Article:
Maine public lands 1781-1795, claims, trespassers, and sales
Bridgham, Lawrence Donald
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In 1781 the General Court of the new State of Massachusetts launched a program for the administration of its unappropriated land in the District of Maine, a program which encompassed three main phases: the clarification of pre-Revolutionary claims, the quieting of squatters, and the sale of the land that still belonged to the Commonwealth. Fourteen years later it ended a period by ordering the Land Committee which had been appointed in 1783 to stop selling those lands. During this period the Legislature and the Committees it appointed made significant progress in each of these fields. Despite the fact that the Province Government had devised a particularly efficient land grant system, 1781 found claims in Maine confused - authorities which controlled the area before Massachusetts bought it had not always handled these grants well, and Massachusetts itself had not followed its own system closely immediately before the Revolution. The Land Committees and the General Court settled some claim disputes during this period, but some remained to be resolved in later years. A 1791 act, not tested thoroughly before the period ended, established a method of restoring improperly claimed land to the State. [TRUNCATED]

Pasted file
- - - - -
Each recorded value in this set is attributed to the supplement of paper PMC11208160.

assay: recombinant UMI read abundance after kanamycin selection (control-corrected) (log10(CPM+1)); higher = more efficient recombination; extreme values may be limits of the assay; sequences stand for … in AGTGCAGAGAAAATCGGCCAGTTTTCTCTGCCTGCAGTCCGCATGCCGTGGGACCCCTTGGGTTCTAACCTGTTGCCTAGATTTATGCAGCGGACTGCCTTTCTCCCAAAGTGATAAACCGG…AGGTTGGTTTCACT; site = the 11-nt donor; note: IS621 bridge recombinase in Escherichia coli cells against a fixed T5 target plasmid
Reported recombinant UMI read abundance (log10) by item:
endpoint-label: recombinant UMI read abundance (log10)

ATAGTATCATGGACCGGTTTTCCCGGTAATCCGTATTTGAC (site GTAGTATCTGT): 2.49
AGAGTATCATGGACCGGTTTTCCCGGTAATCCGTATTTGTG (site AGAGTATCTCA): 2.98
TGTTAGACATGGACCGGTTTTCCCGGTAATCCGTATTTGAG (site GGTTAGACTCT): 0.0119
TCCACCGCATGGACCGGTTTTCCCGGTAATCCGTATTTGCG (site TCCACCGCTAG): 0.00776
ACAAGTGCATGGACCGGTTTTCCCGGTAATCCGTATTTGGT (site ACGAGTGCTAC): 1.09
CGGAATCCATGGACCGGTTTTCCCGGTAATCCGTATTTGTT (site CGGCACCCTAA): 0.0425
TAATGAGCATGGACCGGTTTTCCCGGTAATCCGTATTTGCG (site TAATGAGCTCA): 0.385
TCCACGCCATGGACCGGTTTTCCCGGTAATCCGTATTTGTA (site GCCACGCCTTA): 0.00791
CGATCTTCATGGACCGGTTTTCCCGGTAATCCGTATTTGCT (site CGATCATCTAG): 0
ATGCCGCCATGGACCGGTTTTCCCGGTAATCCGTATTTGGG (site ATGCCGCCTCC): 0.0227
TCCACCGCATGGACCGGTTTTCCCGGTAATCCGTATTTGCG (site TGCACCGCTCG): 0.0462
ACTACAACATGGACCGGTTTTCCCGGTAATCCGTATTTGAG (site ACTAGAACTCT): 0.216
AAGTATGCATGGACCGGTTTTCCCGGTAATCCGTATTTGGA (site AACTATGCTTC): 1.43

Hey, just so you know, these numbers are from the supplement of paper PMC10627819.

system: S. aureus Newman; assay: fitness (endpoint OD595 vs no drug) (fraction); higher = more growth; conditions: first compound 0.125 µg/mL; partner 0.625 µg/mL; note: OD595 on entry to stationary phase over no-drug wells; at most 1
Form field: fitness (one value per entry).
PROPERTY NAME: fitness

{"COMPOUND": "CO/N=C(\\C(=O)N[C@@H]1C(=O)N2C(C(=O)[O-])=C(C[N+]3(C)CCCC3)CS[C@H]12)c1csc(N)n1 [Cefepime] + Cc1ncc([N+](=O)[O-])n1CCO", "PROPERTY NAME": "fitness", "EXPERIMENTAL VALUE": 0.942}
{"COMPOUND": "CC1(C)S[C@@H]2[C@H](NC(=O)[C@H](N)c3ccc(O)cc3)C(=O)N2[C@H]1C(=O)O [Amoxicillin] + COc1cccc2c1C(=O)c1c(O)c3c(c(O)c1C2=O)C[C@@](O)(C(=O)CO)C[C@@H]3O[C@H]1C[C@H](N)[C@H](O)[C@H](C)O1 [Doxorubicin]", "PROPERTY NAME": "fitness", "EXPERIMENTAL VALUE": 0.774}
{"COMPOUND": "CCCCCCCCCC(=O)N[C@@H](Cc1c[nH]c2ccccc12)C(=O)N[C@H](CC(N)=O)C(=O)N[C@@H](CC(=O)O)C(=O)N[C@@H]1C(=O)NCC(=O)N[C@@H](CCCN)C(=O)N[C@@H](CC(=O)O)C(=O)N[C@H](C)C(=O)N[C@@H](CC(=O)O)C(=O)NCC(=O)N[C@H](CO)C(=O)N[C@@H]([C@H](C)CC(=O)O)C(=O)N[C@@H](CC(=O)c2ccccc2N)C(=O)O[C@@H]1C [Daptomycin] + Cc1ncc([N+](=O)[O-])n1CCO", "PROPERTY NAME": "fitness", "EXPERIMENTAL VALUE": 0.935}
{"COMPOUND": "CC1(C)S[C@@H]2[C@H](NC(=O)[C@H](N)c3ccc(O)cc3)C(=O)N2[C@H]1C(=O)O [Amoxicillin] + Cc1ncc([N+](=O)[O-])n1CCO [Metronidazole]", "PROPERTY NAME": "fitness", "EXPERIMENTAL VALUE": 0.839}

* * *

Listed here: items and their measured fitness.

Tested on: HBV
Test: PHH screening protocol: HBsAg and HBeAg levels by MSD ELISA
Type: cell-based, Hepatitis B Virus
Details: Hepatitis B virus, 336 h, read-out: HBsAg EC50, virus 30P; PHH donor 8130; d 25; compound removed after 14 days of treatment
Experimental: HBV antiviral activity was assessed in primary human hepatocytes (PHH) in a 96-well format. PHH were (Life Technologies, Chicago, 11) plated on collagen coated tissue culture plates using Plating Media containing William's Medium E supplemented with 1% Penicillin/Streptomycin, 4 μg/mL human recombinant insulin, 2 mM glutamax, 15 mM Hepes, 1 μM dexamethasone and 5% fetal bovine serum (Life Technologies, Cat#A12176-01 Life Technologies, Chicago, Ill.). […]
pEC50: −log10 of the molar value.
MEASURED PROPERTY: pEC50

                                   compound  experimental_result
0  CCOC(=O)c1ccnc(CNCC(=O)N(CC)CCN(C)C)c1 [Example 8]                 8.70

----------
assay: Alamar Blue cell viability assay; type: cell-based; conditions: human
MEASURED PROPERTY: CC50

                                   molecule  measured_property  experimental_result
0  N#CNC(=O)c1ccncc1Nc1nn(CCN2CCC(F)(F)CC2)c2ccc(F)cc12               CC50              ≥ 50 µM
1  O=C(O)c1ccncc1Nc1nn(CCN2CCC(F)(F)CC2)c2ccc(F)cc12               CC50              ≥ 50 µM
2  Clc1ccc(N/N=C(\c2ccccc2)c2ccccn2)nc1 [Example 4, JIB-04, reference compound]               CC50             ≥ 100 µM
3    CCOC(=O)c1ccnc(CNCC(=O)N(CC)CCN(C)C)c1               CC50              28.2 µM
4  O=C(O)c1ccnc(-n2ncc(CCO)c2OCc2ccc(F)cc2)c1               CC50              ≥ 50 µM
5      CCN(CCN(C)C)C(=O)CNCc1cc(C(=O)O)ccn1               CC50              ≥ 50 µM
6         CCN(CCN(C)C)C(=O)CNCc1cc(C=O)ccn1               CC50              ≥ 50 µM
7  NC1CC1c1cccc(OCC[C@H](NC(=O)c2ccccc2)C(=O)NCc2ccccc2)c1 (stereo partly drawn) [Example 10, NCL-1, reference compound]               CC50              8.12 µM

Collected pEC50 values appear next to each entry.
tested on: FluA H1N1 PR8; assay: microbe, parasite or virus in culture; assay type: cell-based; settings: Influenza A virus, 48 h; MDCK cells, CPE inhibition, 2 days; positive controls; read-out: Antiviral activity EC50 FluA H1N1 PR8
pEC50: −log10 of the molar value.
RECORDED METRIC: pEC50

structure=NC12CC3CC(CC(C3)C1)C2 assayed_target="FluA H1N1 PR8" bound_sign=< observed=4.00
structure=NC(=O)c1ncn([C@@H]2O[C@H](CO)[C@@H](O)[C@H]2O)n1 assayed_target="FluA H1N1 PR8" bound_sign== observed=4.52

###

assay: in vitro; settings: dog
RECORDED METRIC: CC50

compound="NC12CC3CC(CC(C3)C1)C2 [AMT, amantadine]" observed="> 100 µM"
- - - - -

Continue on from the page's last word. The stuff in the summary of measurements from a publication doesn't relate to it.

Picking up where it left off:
Thesis (Ph.D.)--Boston University
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